Court name
Bulawayo High Court
Case number
HB 6 of 2019
HC 2298 of 2017

Gamboge Investments (Pvt) Ltd v The Occupier Shop 4- Sikhanyiso Shiri (HB 6 of 2019, HC 2298 of 2017) [2019] ZWBHC 6 (31 January 2019);

Law report citations
Media neutral citation
[2019] ZWBHC 6
Coram
Takuva J

GAMBOGE INVESTMENTS (PVT) LTD

 

Versus

 

THE OCCUPIER SHOP 4 – SIKHANYISO SHIRI

 

IN THE HIGH COURT OF ZIMBABWE

TAKUVA J

BULAWAYO18 JANUARY, 20 MARCH 2018 & 31 JANUARY 2019

 

Opposed Application

 

S. Mlambo for the applicant

Respondent in person

            TAKUVA J:  This is an application for summary judgment in terms of o10 r64 of the High Court Rules 1971.  Applicant issued summons under case number HC 1533/16 for the recovery of arrear rentals, eviction of the respondent and all those claiming occupation through the respondent, cancellation of the lease agreement, hold over damages, water charges and costs of suit.  The suit arose from repeated breaches of the lease agreement which has expired by the effluxion of time as well an acknowledgment of debt which has not been adhered to.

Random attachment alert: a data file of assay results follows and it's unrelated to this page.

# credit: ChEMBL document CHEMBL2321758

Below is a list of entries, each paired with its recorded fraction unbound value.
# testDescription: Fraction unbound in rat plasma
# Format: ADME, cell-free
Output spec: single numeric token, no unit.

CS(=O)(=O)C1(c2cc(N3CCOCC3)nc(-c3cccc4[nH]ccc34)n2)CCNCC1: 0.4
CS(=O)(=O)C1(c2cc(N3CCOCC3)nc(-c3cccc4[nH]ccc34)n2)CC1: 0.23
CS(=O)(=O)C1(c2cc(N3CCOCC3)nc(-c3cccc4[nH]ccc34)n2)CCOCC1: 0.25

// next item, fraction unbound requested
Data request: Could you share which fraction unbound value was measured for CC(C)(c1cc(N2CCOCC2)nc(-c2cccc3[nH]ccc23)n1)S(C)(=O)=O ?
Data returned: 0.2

Respondent entered appearance to defend.  Applicant being of the view that respondent has no bona fide defence caused to be filed this application for summary judgment.  At the time of the hearing applicant had, in the summons claimed the sum of US$57 021,00 being arrear rentals for the period 1st January 2009 to June 2017.  Applicant had also claimed the sum of US$2 020,00 being water charges consumed by the defendant on the plaintiff’s (applicant’s) premises for the period 1 January 2009 to June 2017.  The respondent raised the defence that part of the amount had prescribed.

            Applicant’s original relief was as follows;

“(1)      Payment in the sum of US$ 57 021,00 being arrear rentals for the period January 2009 to June 2017.

(2)        Payment in the sum of US$2 020,00 being water charges from January 2009 to date.

(3)        Payment in the sum of US$2 450,00 being costs for legal services paid to debt collectors previously dealing with the case.

(4)        Confirmation of the cancellation of the lease agreement between the parties in respect of shop 4, 42 Lobengula Street, Kelsheker Building, Bulawayo.